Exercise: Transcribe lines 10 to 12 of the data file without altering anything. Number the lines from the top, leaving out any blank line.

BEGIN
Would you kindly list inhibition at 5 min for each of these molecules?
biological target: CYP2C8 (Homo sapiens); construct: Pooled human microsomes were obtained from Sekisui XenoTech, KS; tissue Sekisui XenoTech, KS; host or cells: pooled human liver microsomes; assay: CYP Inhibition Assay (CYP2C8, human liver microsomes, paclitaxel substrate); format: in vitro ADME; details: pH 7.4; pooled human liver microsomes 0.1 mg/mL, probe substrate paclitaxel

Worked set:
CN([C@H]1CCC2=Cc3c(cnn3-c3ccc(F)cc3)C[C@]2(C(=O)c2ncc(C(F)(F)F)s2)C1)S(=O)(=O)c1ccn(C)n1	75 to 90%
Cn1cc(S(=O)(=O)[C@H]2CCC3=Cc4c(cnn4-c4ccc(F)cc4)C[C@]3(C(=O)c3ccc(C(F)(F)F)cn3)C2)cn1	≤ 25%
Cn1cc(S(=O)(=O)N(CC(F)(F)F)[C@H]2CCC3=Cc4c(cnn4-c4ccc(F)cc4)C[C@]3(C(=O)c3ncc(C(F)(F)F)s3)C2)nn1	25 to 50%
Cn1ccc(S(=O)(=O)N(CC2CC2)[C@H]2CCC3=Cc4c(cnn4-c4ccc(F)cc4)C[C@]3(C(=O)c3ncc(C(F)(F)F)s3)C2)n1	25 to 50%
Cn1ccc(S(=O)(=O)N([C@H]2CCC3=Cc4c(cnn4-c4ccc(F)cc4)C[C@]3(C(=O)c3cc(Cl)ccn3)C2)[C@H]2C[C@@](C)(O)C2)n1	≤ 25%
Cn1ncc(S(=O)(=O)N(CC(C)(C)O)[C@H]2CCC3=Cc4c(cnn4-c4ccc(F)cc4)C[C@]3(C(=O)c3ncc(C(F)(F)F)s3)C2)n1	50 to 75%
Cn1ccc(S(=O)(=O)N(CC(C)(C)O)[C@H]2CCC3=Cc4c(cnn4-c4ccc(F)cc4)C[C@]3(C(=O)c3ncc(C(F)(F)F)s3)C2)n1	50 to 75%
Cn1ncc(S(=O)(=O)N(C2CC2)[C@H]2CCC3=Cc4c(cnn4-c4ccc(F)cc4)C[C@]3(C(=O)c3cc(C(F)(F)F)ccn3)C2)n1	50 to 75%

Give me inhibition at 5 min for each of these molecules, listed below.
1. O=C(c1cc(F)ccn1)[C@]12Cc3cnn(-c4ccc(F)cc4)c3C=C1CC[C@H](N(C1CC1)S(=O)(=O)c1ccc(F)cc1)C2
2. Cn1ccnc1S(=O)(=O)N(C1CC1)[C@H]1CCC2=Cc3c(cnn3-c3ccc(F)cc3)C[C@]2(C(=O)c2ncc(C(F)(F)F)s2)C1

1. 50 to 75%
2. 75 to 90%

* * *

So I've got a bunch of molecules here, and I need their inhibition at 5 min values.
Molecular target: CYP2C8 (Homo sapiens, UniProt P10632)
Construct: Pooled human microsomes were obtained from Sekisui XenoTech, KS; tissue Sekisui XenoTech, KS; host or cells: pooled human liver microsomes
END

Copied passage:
Cn1ccc(S(=O)(=O)N(CC(C)(C)O)[C@H]2CCC3=Cc4c(cnn4-c4ccc(F)cc4)C[C@]3(C(=O)c3ncc(C(F)(F)F)s3)C2)n1	50 to 75%
Cn1ncc(S(=O)(=O)N(C2CC2)[C@H]2CCC3=Cc4c(cnn4-c4ccc(F)cc4)C[C@]3(C(=O)c3cc(C(F)(F)F)ccn3)C2)n1	50 to 75%

Give me inhibition at 5 min for each of these molecules, listed below.